What Medical Conditions Increase a
Patient's Risk of Stroke?
Also known as a brain attack, stroke occurs when blood flow to the brain is stopped. It is an emergency condition that requires immediate medical attention.
For the brain to function well, it needs continuous oxygen and nutrient supply. Stopping the supply of blood even for a few minutes can pose serious complications. Brain cells start to die immediately after the supply is stopped leading to stroke.
Living with certain medical conditions can significantly increase a person's risk of having a stroke. This post uncovers some of the medical conditions that increase a patient's risk of stroke. Read on to find out.
Medical conditions that increase the risks of stroke
1. Transient Ischemic attacks
This is a stroke-like attack that occurs when blood supply to a part of the brain stops briefly. This condition is similar to a stroke but lasts only a few minutes. Despite TIA occurring within a short period of time, prompt medical attention is necessary.
In case you have experienced Transient Ischemic Attack before, your chances of having a stroke are high. Talk to your health provider on how you can live safer if you've had this minor attack that can increase your risk of having another stroke.
2. Heart diseases
Most heart illnesses increase the risks of having a stroke. For instance, coronary heart problems highly increase the chances of having a stroke since the plaque buildup in the blood vessels blocks the circulation of oxygenated blood from reaching the brain.
Other conditions like irregular heartbeat, heart valve defects, or enlarged heart chambers can cause blood clots that can break and lead to stroke.
3. High blood pressure
This is the leading cause of stroke across the world in both men and women. It happens when the blood pressure in your major arteries and other blood vessels becomes abnormally high.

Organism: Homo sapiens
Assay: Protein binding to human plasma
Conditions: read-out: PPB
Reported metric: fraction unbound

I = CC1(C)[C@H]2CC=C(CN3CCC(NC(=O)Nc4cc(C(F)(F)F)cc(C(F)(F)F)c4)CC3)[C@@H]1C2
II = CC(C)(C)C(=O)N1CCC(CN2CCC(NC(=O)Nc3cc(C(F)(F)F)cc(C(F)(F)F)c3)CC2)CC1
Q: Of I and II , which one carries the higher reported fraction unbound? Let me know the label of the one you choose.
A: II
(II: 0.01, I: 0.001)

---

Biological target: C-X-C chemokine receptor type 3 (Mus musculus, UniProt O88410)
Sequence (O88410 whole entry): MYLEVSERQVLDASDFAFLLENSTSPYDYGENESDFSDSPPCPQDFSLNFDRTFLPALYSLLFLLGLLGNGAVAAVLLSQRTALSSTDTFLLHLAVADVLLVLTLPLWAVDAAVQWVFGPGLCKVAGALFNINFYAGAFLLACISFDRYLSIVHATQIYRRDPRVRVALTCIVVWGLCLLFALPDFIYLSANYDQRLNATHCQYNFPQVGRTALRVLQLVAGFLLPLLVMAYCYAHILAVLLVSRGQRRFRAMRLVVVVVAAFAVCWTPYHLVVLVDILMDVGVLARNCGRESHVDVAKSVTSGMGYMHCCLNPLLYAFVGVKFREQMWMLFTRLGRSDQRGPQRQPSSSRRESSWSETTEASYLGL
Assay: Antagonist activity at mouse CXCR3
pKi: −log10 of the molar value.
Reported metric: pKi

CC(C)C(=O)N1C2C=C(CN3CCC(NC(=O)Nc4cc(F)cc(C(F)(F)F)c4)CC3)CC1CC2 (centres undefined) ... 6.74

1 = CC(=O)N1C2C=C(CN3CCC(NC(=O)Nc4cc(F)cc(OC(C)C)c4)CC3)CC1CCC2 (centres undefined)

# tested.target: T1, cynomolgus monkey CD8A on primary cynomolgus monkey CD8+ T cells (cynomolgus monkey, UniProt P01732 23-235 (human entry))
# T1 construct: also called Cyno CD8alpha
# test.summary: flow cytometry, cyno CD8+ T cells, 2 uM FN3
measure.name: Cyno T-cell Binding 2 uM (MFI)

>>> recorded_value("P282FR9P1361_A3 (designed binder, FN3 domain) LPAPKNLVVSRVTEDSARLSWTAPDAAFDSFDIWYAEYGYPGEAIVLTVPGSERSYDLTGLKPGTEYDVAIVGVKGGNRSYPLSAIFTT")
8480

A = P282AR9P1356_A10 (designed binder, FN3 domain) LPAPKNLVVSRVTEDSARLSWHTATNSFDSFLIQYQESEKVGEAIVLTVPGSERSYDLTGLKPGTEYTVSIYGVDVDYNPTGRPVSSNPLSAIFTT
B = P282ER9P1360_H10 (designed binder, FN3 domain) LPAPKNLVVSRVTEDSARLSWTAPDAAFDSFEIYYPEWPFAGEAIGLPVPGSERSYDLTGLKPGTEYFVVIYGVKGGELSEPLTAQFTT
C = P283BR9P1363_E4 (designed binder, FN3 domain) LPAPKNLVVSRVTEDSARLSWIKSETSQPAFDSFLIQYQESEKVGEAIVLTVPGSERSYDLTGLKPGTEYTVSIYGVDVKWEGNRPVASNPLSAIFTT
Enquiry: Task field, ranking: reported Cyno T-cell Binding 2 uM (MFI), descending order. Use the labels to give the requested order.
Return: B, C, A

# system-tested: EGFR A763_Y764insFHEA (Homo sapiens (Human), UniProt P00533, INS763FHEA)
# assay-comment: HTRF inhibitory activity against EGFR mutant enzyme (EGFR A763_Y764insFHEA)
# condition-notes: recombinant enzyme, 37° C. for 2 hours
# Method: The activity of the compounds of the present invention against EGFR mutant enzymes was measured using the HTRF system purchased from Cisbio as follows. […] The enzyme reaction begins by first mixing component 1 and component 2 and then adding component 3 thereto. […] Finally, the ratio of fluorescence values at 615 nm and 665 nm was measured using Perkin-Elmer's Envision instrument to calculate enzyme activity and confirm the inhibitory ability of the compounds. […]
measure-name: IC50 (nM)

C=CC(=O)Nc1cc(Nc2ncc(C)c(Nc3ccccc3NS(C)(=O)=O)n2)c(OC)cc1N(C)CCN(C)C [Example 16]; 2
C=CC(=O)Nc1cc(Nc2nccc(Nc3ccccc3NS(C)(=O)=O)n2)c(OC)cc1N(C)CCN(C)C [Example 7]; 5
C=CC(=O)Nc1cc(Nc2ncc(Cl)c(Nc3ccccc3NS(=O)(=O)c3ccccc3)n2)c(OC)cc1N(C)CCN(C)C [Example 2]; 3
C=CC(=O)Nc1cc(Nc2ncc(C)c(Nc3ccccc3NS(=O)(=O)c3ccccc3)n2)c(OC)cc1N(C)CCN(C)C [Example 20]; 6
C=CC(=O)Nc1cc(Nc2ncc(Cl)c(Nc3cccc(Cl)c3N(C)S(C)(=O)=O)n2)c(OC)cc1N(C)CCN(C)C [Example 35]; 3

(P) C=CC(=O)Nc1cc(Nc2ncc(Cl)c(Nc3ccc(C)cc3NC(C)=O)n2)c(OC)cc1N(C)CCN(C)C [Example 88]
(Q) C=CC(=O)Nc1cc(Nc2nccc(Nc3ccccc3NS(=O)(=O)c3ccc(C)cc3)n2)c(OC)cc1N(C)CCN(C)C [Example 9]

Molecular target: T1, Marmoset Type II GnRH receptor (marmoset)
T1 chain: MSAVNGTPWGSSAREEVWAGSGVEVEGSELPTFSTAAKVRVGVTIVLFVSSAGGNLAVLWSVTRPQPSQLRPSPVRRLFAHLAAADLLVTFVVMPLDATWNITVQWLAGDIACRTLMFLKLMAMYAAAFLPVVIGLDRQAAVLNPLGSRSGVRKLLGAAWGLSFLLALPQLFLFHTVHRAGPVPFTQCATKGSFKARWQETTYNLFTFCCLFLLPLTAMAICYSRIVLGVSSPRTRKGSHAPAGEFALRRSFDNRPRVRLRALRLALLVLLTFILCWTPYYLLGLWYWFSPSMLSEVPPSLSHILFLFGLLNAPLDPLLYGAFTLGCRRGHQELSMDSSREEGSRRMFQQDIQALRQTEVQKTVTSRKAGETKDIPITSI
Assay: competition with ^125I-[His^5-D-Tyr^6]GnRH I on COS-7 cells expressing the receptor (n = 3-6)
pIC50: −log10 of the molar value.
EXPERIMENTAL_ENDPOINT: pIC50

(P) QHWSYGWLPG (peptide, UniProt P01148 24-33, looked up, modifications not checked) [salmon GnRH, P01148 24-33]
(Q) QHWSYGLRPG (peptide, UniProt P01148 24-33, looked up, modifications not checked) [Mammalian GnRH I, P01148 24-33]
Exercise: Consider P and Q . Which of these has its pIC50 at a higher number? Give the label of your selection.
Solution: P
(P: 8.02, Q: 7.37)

Because high blood pressure shows no symptoms, it is advisable to check your blood pressure often. Lowering the pressure if it is high through medications or a change of lifestyle will help reduce your risks of stroke.
Diabetes is also among the common health conditions that increase the risks of stroke. It causes sugar to build up in the blood, blocking oxygen and essential nutrients from reaching various parts of the body, including the brain.
Also, high blood pressure is a common disease among people living with diabetes. And, as discussed above, high blood pressure is the known leading cause of stroke and the cause of the increased risk of stroke in diabetic persons.
5. Sickle cell disease
This is a blood disorder that is linked to ischemic attacks that mainly affect Hispanic and black children. It makes red blood cells develop into an abnormal sickle-shaped type. A stroke can occur if the abnormal cells are stuck on the blood vessels blocking blood flow to the brain.
This is a disease of the brain covering, spinal cord or the brain itself. It happens in persons with untreated syphilis.
Neurosyphilis differs from syphilis because it affects the nervous system, while syphilis is a sexually transmitted disease with known signs and symptoms.
Since it is a disease of the nervous system, it is widely linked to transient ischemic attacks, which is a form of stroke that happens within a few minutes and increases the risk of having a major stroke.
Stroke is an emergency medical condition that occurs due to interrupted blood flow into the brain. Though it can be life-threatening, the risks of having a stroke can be reduced.
Consult your health provider if you have the following medical conditions that can increase your risks of developing stroke and design a better way to stay safe: diabetes, high blood pressure, neurosyphilis, sickle cell disease, and other heart-related problems.
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